County Court. The Divisional Court had adopted a different approach in Brighton and Hove Bus and Coach Co Ltd v Brooks but the simplified approach avoiding referral to the Divisional Court was in the view of the Court of Appeal, more in keeping with the overriding objectives of the CPR being quicker, cheaper and having less impact on court resources. Comment: This decision will be welcomed by insurers and other compensators who
wish to take action against fraudsters. It will make committal for contempt in respect of false statements much quicker and cheaper and may improve the chances of success as the judge who will hear the contempt case will already be familiar with the facts of the original claim.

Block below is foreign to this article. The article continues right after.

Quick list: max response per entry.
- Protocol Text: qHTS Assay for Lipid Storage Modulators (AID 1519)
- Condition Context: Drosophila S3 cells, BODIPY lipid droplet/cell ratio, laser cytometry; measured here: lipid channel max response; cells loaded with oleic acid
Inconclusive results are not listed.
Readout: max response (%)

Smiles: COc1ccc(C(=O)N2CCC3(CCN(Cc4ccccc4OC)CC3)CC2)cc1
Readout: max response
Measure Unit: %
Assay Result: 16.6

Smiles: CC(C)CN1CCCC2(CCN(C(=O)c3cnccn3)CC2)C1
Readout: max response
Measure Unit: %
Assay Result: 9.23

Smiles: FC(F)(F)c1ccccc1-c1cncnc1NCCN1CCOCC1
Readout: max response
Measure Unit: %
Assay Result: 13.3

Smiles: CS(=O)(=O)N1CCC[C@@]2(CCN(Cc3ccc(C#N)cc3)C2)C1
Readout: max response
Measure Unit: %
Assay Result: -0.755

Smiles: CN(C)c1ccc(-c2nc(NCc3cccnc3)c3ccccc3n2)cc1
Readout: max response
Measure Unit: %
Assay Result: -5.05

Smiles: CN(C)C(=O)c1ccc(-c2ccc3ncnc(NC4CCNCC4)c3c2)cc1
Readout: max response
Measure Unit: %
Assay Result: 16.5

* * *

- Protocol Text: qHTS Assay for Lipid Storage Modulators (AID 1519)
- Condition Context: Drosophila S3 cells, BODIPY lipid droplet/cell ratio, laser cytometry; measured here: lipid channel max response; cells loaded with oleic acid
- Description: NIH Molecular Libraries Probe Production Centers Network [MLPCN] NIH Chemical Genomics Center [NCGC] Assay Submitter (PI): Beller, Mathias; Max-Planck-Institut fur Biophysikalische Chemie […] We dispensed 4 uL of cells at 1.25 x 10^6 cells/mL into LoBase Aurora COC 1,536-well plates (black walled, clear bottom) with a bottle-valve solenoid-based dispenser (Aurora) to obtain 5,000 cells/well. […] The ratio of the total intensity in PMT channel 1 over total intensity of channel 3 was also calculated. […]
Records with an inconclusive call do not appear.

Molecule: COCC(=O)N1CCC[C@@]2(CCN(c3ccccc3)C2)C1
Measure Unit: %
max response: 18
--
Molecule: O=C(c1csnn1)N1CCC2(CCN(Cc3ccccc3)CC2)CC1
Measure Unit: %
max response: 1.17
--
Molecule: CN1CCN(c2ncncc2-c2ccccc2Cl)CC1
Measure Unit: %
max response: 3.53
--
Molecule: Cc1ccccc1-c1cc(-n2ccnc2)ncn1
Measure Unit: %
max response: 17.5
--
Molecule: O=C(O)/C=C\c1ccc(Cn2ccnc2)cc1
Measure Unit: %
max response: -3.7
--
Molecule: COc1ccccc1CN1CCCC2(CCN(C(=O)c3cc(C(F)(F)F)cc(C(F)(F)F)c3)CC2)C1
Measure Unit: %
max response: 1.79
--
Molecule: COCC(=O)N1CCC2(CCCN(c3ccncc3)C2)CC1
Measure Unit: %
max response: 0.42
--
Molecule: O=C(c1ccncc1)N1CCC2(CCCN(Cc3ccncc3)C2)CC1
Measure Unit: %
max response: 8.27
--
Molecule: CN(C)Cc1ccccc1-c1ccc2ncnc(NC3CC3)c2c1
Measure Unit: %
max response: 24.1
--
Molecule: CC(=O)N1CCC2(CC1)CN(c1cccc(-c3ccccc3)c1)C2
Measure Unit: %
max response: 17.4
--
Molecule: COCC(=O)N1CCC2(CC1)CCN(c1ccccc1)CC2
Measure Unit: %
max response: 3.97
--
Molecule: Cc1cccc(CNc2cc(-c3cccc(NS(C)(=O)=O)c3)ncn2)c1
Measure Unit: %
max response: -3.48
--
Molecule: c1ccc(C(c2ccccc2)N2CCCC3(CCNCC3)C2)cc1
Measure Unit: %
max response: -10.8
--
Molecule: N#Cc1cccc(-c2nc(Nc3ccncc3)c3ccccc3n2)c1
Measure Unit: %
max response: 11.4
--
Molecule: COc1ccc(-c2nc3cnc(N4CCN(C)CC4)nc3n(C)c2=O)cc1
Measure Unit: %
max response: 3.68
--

5 Technical claims brief, monthly update – February 2012
Completed 24 January 2012 – written by and copy judgments and/or source material for the above available from John Tutton (contact no: 01245 272 756, e-mail: firstname.lastname@example.org).
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6 Technical claims brief, monthly update – February 2012